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Self-driving cars have undoubtedly been in the limelight for some time now. Beyond any question, it is going to be the next big thing which will carry the torch of new-age technology. We are accustomed to believe that it will be a decade or two before we see one on the roads. Let me tell you, it is not so!
Researchers of the Camera Culture group at MIT’s Media Lab have seen to it. They have developed new sensors for time-of-flight (ToF) imaging system that provides very high depth resolution of the objects. For an object 2 metres away from the sensors the depth resolution is about 3 micrometres. Basically, ToF is an imaging system that projects light wave in different directions between very short intervals of time. It then records the time taken by the wave that hits the object to travel back and calculates the distance of object from the sensor.
Also, the wave goes through a change in phase after bouncing back from the object. This change in phase determines the orientation of the object through certain algorithms. The sensors developed by the researchers can make self- driving cars practical. They applied the concept of beats that is used in acoustics to the light pulses. For an example, if a ToF system is firing light at an object at a rate of 1,000,000,000 (billion) pulses per second, then the reflected light wave is combined with a light wave pulsing 999,999,999 times a second and the result will be a light wave pulsating once per second which is easy to detect by the light capturing sensors. This is similar to “beat” and provides phase information which is used to collect data. What the researchers did is that they modulated the reflected wave by employing the similar technology that is used to produce the wave. It simply means that the already pulsed light is pulsed again.
This approach can be a game changer for self-driving cars. The major obstacle in the development of self-driving cars is fog as it scatters light and deflects them at odd angles. This problem can be tackled by the new system. The high frequency (Gigahertz) light waves used in the system are found to be more effective than the low frequency ones inherently. Low frequency waves scatter the light and cause a slight shift in phase, which gives inaccurate data, but with high frequency systems the phase shift is quite large. Therefore, when these scattered light signals meet, they actually cancel out each other. This cancellation helps in recognising the true signal easily. With this new innovation, the development of self-driving car will certainly make a leap.
Points: “time of flight”, an approach that gauges distance by measuring the time it takes light projected into a scene to bounce back to a sensor. New approach to time-of-flight imaging that increases its depth resolution 1,000-fold. That’s the type of resolution that could make self-driving cars practical.
The new approach could also enable accurate distance measurements through fog, which has proven to be a major obstacle to the development of self-driving cars. Existing time-of-flight systems have a depth resolution of about a centimeter. As you increase the range, your resolution goes down exponentially. At distances of 2 meters, the MIT researchers’ system, by contrast, has a depth resolution of 3 micrometers. tests suggest that at a range of 500 meters, the MIT system should still achieve a depth resolution of only a centimeter.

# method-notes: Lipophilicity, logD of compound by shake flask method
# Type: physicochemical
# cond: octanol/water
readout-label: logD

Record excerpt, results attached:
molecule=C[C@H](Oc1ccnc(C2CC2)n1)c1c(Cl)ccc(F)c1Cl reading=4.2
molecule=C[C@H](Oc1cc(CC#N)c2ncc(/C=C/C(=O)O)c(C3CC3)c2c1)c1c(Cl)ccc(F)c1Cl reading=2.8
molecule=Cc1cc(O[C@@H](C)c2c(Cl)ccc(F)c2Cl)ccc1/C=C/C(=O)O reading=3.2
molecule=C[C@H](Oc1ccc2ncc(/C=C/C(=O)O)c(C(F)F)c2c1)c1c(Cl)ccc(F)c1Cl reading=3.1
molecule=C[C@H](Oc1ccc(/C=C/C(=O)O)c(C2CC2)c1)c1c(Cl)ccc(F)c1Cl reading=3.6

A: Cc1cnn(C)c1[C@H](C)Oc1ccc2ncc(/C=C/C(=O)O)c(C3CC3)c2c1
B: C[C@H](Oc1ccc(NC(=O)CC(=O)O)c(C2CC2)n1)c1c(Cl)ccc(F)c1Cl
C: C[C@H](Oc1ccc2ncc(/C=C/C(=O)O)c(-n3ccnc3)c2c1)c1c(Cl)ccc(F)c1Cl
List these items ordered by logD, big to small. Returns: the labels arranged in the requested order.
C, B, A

If a time-of-flight imaging system is firing light into a scene at the rate of a billion pulses a second, and the returning light is combined with light pulsing 999,999,999 times a second, the result will be a light signal pulsing once a second — a rate easily detectable with a commodity video camera. And that slow “beat” will contain all the phase information necessary to gauge distance. Kadambi and Raskar simply modulate the returning signal, using the same technology that produced it in the first place. That is, they pulse the already pulsed light. The result is the same, but the approach is much more practical for automotive systems.
“The fusion of the optical coherence and electronic coherence is very unique”, Raskar says. “We’re modulating the light at a few gigahertz, so it’s like turning a flashlight on and off millions of times per second. But we’re changing that electronically, not optically. The combination of the two is really where you get the power for this system”.
Gigahertz optical systems are naturally better at compensating for fog than lower-frequency systems. Fog is problematic for time-of-flight systems because it scatters light: It deflects the returning light signals so that they arrive late and at odd angles. Trying to isolate a true signal in all that noise is too computationally challenging to do on the fly.
With low-frequency systems, scattering causes a slight shift in phase, one that simply muddies the signal that reaches the detector. But with high-frequency systems, the phase shift is much larger relative to the frequency of the signal. Scattered light signals arriving over different paths will actually cancel each other out: The troughs of one wave will align with the crests of another. Theoretical analyses performed at the University of Wisconsin and Columbia University suggest that this cancellation will be widespread enough to make identifying a true signal much easier.
“I think it is a significant milestone in development of time-of-flight techniques because it removes the most stringent requirement in mass deployment of cameras and devices that use time-of-flight principles for light, namely, [the need for] a very fast camera,” he adds. “The beauty of Achuta and Ramesh’s work is that by creating beats between lights of two different frequencies, they are able to use ordinary cameras to record time of flight.”
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